Is anti-Islam politician Geert Wilders a champion of freedom of speech? "He deserves the Sakharov prize," says his Freedom Party, the PVV. "An insult" counters the Labour Party.
Wearing an orange tie, the leader of the PVV in the European Parliament, Barry Madlener, is waiting in one of the parliament's corridors for Radio Netherlands Worldwide's monthly radio debate to begin. Christian Democrat MEP Wim van de Camp, standing next to him, is becoming impatient. “Shall we start without him then?” “Him” is Labour MEP Thijs Berman, the third participant. As it turns out, he is still jogging in a park in Strasbourg.
To kill time, Mr Madlener, whispering, tells me he has a scoop which will “stun” his opponents. Mr Berman finally shows up, running, still in jogging outfit. People raise their eyebrows. “Daft Dutch.”
The studio engineer counts down and the recording begins. Berman and Madlener still chat about Holland's victory in the semi-finals in the World Cup, which they watched together in a bar in Strasbourg. The PVV MEP then reveals his scoop.
“Today we're going to nominate our party leader, Geert Wilders, for the Sakharov prize.” His opponents are stunned with disbelief. Van de Camp considers it inappropriate. Berman is furious. “An insult.”
The prize, named after the Soviet dissident Andrei Sakharov, is awarded annually by the European Parliament to individuals and organisations that have contributed significantly to freedom of speech. Previous recipients of the Sakharov Prize include Nelson Mandela, Kofi Annan and Burmese opposition leader Aung San Suu Kyi. Last year it went to the Russian human rights organisation Memorial.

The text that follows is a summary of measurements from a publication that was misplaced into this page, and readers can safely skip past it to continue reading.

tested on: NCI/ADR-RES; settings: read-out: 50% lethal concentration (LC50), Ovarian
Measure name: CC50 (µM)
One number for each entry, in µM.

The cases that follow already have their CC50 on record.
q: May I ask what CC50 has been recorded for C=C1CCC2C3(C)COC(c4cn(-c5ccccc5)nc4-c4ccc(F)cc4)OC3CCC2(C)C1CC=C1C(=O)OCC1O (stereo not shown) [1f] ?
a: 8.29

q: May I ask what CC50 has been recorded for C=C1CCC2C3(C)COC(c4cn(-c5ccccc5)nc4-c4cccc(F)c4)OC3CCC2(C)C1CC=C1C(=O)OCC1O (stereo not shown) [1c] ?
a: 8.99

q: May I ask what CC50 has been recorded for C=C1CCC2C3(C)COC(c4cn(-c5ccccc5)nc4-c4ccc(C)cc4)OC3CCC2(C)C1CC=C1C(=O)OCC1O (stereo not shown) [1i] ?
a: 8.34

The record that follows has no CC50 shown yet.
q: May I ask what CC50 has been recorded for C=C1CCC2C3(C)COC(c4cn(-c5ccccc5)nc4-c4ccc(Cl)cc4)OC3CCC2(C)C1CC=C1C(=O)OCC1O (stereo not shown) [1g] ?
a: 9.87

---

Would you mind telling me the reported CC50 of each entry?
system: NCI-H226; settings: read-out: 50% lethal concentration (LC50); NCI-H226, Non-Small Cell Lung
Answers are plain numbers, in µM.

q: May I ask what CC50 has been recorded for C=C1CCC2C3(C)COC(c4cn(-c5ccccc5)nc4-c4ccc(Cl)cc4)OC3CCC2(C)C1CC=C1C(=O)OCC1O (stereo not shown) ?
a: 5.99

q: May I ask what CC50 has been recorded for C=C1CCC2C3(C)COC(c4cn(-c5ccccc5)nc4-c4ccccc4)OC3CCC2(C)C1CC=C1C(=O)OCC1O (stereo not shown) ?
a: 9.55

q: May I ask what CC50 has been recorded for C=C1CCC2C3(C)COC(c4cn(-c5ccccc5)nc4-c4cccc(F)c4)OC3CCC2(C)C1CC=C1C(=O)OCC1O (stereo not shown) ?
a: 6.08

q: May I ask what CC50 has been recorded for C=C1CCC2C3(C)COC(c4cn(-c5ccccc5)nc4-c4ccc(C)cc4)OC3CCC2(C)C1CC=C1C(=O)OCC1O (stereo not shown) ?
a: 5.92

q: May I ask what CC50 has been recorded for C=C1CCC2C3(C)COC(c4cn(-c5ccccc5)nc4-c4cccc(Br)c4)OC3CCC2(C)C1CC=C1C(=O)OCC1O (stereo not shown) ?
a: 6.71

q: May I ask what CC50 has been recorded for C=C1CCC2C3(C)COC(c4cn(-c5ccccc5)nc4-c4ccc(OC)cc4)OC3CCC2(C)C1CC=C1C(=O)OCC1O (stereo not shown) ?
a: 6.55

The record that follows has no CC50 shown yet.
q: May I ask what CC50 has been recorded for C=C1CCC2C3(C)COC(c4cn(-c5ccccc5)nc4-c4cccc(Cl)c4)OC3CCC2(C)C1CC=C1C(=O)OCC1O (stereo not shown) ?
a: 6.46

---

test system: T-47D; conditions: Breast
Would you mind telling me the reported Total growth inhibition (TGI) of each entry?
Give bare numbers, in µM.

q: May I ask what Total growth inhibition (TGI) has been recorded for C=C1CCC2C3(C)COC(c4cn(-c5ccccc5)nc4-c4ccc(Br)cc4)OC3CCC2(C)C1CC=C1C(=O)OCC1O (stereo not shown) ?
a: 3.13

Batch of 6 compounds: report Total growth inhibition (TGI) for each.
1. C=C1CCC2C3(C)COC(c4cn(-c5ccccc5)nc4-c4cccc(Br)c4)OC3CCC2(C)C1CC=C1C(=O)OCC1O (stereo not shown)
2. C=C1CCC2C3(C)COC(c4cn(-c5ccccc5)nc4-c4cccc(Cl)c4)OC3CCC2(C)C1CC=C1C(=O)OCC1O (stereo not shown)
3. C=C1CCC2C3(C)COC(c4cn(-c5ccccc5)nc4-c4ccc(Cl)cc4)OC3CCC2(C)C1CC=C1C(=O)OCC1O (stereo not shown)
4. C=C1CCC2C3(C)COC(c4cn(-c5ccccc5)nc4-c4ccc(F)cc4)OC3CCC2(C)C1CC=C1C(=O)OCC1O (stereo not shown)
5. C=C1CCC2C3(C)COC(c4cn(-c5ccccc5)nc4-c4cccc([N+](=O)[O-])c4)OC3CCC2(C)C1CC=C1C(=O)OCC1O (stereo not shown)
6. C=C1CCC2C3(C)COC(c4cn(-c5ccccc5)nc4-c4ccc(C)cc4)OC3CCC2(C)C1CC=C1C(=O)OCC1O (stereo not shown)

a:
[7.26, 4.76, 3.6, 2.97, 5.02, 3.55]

Berman: “It's outrageous to abuse Sakharov's name, a man who was exiled for years. You want to compare that man with Geert Wilders? Wilders who wants to achieve the opposite of everything Sakharov fought for?
Madlener deflects Berman's attack. “It is precisely Islam's ideology which represses freedom of speech, and Geert fights that ideology. He is even risking his life.”
Only Van de Camp remains cool-headed. Introducing some nuance, he argues that the PVV is free to put Wilders forward. “But Geert is extremely selective when it comes to freedom of speech. “Wilders is extremely tolerant towards Israel, and needlessly disparaging towards Muslims.”
One hour after the radio debate, the news spreads across Strasbourg. Tweets and emails sent by MEPs from across Europe all say more or less the same thing: “Is this a bad joke?”
Is the PVV trying to provoke people?
Madlener: "Absolutely not."
Berman: "Of course they are! For the umpteenth time."
Listen to the complete “Who is afraid of Brussels” debate led by Europe correspondent Tijn Sadée.
© Radio Netherlands Worldwide